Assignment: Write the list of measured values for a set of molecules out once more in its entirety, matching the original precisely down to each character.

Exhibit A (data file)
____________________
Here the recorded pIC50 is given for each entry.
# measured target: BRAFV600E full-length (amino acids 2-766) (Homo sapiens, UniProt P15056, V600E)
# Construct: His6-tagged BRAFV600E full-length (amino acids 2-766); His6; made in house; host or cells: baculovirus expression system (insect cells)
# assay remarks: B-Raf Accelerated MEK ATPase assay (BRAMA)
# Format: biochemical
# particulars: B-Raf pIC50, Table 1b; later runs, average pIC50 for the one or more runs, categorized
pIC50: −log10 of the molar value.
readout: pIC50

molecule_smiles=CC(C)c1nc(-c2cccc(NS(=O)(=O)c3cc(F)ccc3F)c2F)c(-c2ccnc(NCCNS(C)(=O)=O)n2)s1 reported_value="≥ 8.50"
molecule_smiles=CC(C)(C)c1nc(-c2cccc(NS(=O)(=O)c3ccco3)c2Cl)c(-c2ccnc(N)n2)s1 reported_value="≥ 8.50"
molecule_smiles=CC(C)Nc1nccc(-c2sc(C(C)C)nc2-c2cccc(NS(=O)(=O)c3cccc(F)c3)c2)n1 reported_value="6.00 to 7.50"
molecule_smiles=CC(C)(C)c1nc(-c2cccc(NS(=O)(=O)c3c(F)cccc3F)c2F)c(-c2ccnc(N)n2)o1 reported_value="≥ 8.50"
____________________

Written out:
Here the recorded pIC50 is given for each entry.
# measured target: BRAFV600E full-length (amino acids 2-766) (Homo sapiens, UniProt P15056, V600E)
# Construct: His6-tagged BRAFV600E full-length (amino acids 2-766); His6; made in house; host or cells: baculovirus expression system (insect cells)
# assay remarks: B-Raf Accelerated MEK ATPase assay (BRAMA)
# Format: biochemical
# particulars: B-Raf pIC50, Table 1b; later runs, average pIC50 for the one or more runs, categorized
pIC50: −log10 of the molar value.
readout: pIC50

molecule_smiles=CC(C)c1nc(-c2cccc(NS(=O)(=O)c3cc(F)ccc3F)c2F)c(-c2ccnc(NCCNS(C)(=O)=O)n2)s1 reported_value="≥ 8.50"
molecule_smiles=CC(C)(C)c1nc(-c2cccc(NS(=O)(=O)c3ccco3)c2Cl)c(-c2ccnc(N)n2)s1 reported_value="≥ 8.50"
molecule_smiles=CC(C)Nc1nccc(-c2sc(C(C)C)nc2-c2cccc(NS(=O)(=O)c3cccc(F)c3)c2)n1 reported_value="6.00 to 7.50"
molecule_smiles=CC(C)(C)c1nc(-c2cccc(NS(=O)(=O)c3c(F)cccc3F)c2F)c(-c2ccnc(N)n2)o1 reported_value="≥ 8.50"